Page Banner

United States Department of Agriculture

Agricultural Research Service

Title: Heifer Production on Rangeland and Seeded Forages in the Northern Great Plains

Authors
item Haferkamp, Marshall
item Macneil, Michael
item Grings, Elaine
item Klement, Keith

Submitted to: Rangeland Ecology and Management
Publication Type: Peer Reviewed Journal
Publication Acceptance Date: May 14, 2005
Publication Date: September 15, 2005
Repository URL: http://ars.usda.gov/SP2UserFiles/Place/54340000/Publications/RangEcolManag58495-504.pdf
Citation: Haferkamp, M.R., Macneil, M.D., Grings, E.E., Klement, K.D. 2005. Heifer production on rangeland and seeded forages in the northern great plains. Rangeland Ecology and Management 58:495-504.

Interpretive Summary: Complementary use of seeded perennial cool-season grass pastures with native rangeland can increase available forage and provide a high plane of nutrition for grazing livestock. We compared performance of yearling beef heifers grazing native rangeland with those grazing pastures seeded to 'Rosana' western, 'Luna' pubescent, or 'Hycrest' crested wheatgrass in spring, and pastures seeded to 'Alkar' tall wheatgrass, 'NewHy' hybrid wheatgrass, 'Bozoisky' Russian wildrye, or 'Prairieland' Altai wildrye in autumn. All heifers grazed native rangeland during summer. Heifers exhibited greater weight gains on seeded pastures than on native rangeland in spring and autumn of most years. In 2 out of 3 years, heifers grazing on native rangeland during spring gained more during summer than heifers grazing seeded pastures in spring. Results suggest a management paradigm wherein Hycrest is grazed in spring and Prairieland is grazed in autumn. However, response in livestock performance may not be consistent across all years and management tactics may need to be modified to take full advantage of seeded pastures.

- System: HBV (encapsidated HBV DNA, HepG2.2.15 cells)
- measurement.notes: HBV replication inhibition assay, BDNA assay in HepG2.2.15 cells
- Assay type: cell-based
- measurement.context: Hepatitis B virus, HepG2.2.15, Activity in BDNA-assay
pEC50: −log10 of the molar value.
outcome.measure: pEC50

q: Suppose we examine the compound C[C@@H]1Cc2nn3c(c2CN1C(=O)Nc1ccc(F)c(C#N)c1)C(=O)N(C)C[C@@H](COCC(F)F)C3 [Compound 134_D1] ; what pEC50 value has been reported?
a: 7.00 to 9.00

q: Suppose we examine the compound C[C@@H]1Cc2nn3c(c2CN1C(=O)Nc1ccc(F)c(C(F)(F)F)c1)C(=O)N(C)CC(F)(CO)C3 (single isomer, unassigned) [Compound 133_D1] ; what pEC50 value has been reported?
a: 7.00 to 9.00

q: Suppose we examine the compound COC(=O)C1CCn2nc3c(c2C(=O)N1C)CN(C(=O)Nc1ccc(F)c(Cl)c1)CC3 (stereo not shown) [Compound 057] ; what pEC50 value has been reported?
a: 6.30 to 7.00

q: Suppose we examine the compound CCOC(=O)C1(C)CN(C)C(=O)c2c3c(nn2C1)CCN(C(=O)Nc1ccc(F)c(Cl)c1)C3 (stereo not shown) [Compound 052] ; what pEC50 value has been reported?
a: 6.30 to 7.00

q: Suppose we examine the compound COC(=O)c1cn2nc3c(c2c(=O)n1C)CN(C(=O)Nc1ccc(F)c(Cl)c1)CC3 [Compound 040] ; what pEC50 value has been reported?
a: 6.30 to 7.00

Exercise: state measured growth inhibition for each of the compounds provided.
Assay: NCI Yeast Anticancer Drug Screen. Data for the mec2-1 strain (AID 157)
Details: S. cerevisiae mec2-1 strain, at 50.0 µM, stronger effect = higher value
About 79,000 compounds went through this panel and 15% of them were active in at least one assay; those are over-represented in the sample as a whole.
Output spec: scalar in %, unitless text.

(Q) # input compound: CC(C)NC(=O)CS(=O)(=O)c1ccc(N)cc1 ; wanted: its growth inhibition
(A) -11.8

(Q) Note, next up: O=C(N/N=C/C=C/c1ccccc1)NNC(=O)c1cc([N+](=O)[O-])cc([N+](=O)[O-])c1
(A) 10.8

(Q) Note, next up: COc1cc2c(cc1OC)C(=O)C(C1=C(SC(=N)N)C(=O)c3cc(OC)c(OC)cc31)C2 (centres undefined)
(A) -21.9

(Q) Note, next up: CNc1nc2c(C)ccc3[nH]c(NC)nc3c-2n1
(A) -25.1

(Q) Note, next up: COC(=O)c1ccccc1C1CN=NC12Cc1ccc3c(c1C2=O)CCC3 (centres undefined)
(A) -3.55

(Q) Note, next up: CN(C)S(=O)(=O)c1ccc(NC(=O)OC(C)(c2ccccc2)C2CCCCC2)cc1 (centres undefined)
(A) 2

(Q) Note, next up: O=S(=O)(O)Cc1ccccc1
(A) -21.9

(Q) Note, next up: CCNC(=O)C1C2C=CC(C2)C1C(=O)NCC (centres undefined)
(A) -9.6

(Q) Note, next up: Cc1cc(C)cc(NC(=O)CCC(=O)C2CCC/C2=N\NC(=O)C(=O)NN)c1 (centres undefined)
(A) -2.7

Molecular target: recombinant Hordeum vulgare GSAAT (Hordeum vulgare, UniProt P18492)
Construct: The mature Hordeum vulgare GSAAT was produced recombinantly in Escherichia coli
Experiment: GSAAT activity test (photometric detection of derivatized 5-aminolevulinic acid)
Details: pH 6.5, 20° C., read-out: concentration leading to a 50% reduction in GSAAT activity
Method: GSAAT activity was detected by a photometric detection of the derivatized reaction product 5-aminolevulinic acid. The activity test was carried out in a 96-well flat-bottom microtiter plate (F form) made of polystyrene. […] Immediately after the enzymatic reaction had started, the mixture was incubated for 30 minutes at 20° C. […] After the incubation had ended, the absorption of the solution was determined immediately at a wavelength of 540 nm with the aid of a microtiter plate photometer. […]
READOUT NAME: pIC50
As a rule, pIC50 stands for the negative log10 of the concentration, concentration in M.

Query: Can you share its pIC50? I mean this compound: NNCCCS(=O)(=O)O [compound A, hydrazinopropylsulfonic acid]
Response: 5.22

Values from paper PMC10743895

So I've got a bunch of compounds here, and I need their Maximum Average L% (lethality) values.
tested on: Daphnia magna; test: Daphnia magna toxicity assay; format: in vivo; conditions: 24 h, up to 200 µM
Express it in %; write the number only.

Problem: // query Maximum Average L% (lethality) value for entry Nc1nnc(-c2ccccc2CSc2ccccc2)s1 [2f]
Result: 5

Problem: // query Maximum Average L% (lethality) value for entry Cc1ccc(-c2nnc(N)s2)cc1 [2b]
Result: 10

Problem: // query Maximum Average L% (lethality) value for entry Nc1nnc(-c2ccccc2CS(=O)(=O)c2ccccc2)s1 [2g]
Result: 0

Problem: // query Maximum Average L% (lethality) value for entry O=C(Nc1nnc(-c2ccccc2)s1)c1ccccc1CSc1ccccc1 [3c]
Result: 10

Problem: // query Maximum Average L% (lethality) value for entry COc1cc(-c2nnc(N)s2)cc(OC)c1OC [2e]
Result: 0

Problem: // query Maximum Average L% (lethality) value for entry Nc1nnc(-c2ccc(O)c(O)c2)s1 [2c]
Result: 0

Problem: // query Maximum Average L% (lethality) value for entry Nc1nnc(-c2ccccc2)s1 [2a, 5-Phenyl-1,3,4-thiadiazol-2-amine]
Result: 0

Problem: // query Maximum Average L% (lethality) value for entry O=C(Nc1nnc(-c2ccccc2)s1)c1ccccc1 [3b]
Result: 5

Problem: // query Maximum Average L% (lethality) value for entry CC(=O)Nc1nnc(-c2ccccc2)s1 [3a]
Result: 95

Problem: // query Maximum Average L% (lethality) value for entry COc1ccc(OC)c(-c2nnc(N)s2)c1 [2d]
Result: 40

Technical Abstract: Complementary use of seeded perennial cool-season grass pastures with native rangeland can increase available forage and provide a high plane of nutrition for grazing livestock. We compared performance of yearling beef heifers grazing native rangeland with those grazing pastures seeded to 'Rosana' western (Pascopyron smithii), 'Luna' pubescent (Elytrigia intermedia), or 'Hycrest' crested wheatgrass (Agropyron cristatum ssp. desertorum) in spring, and pastures seeded to 'Alkar' tall wheatgrass (Thinopyrum ponticum), 'NewHy' hybrid wheatgrass (Elymus hoffmannii), 'Bozoisky' Russian wildrye (Psathyrostachys juncea), or 'Prairieland' Altai wildrye (Leymus angustus) in autumn. Heifers grazed native rangeland during summer. Heifers exhibited greater weight gains on seeded pastures than on native rangeland in spring and autumn of most years. In 2 out of 3 years, heifers grazing on native rangeland during spring gained more during summer than heifers grazing seeded pastures in spring. Spring + summer gains averaged 0.56 ± 0.01 kg'head-1'd-1 and 73.1 ± 1.6 kg'head-1. Results suggest a management paradigm wherein Hycrest is grazed in spring and Prairieland is grazed in autumn. However, response in livestock performance may not be consistent across all years and management tactics may need to be modified to take full advantage of seeded pastures.

Last Modified: 11/23/2014
Footer Content Back to Top of Page